Airlines love lemons. Even if they have a nearly full flight, they will always try to squeeze extra lemon in the form of upgrades and "preferred" seats. Who wouldn't want to make more money for things that they have already sold? Enter seat auctions. Peoples desire to "score" upgrades has created the double dip for airlines and the opportunity for us to benefit... sometimes.
I often wonder what an upgrade to business costs an airline. I vacate my current seat in coach, which they can sell, yet I move up and start raiding their pantry and wine cabinet. Many airlines including Virgin Atlantic, Cathay Pacific, Lufthansa and Air New Zealand have introduced eBay style auctions from "Plusgrade" where you can bid for an upgrade (blindly) in hopes of snagging a steal of a deal on select routes. In general all auction invitations will be initiated by the airline either at booking or within a seven day window prior to your flight. After accepting your invitation you will enter a bid, and your credit card details. A flight of luxury for a few hundred... interesting. The auctions however are designed to make you overbid with no sense of fairness. You will not see a lowest accepted bid, only an indicator of how out of your league or certain to win you are. Here in lies this question, is it worth it? Everyone has different incomes, different body sizes, back problems and so forth. If I am a wealthy, tall individual with back problems, just about any number short of what I would have paid outright is worth it. If I fit more comfortably in an economy seat, have no back problems and money is tight, I am only going to dangle a number that justifies the experience out there. The auctions are blind in hopes of keeping you from entering a low number. Don't be fooled, if you can only afford a small number, try it, stranger things have happened. If you enter one of these auctions, take a deep breath and ask "is this worth it"? For an international flight over six hours, I would say that an upgrade from Economy to business class is worth no more than $750 each way. Even at that number you need to be taking advantage of the food, wine and of course flat bed seat to begin to justify that added cost.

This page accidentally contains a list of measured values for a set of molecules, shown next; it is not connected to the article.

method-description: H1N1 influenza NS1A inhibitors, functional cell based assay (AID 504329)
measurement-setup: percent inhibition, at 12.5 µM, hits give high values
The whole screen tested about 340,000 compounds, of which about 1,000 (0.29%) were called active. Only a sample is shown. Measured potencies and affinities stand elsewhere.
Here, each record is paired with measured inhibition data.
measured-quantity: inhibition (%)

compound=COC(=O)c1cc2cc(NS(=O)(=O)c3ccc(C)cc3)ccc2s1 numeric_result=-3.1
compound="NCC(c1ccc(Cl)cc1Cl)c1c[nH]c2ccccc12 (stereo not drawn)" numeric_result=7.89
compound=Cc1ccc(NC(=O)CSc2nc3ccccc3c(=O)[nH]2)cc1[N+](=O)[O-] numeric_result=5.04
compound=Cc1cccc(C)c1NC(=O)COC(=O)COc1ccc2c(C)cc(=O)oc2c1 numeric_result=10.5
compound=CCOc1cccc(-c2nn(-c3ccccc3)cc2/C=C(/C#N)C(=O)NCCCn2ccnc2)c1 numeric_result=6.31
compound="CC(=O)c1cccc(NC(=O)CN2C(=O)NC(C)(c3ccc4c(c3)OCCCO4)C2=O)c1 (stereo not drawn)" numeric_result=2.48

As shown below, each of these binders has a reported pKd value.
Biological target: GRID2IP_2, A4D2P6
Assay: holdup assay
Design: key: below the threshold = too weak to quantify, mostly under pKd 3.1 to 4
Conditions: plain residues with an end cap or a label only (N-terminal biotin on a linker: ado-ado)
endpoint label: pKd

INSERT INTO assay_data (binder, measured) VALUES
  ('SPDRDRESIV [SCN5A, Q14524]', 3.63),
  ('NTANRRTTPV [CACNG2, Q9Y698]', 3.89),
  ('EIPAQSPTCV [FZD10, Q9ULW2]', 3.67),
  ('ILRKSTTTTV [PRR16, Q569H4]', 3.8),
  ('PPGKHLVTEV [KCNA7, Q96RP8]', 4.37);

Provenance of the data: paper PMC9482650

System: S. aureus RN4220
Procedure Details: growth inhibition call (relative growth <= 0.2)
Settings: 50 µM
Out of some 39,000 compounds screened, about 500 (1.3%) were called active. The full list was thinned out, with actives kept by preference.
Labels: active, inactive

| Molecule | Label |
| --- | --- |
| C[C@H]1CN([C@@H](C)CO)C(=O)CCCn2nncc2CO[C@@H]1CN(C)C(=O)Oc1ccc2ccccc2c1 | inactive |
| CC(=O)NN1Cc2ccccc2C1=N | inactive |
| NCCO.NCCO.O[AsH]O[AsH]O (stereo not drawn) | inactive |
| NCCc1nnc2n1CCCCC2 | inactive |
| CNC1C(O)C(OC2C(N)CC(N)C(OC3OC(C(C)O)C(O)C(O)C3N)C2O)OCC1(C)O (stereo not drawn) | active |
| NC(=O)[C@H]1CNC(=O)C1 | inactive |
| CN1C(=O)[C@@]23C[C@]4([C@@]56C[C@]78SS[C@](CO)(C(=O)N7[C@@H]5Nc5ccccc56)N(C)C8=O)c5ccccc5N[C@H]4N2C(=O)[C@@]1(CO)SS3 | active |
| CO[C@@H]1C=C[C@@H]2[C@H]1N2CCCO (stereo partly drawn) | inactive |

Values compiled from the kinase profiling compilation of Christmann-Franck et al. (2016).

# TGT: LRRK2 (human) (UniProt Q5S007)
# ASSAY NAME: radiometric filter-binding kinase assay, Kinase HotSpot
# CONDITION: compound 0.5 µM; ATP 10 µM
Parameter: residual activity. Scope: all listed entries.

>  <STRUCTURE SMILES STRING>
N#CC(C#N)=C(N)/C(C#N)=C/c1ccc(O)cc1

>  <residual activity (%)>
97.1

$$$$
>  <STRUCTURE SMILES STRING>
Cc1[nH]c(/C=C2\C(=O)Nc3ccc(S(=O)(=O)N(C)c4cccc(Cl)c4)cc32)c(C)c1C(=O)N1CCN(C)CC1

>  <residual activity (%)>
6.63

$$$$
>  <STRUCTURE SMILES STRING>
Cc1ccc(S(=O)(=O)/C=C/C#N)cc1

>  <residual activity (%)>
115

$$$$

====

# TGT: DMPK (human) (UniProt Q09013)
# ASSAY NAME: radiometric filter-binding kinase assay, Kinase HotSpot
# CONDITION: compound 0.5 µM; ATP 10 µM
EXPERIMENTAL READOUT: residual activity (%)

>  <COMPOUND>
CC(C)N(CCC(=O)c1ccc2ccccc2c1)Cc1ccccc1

There is certainly an interesting horizon ahead with tech interfacing airlines. I know some gulf carriers even allow for upgrades once you've boarded! The current airline auction systems from Plusgrade and Optiontown are precursors to what should become a much more intuitive, mobile approach to upgrades. I think apps like LoungeBuddy, which assess demand and then offer mobile barcodes, are the ultimate direction for upgrades. Just don't expect the airline to ever do you a favor. The airline's most essential job is to protect the integrity of its premium cabins. If business travelers knew they could pay coach prices and then a small upgrade fee, they would never pay the premiums associated with flexible business class.
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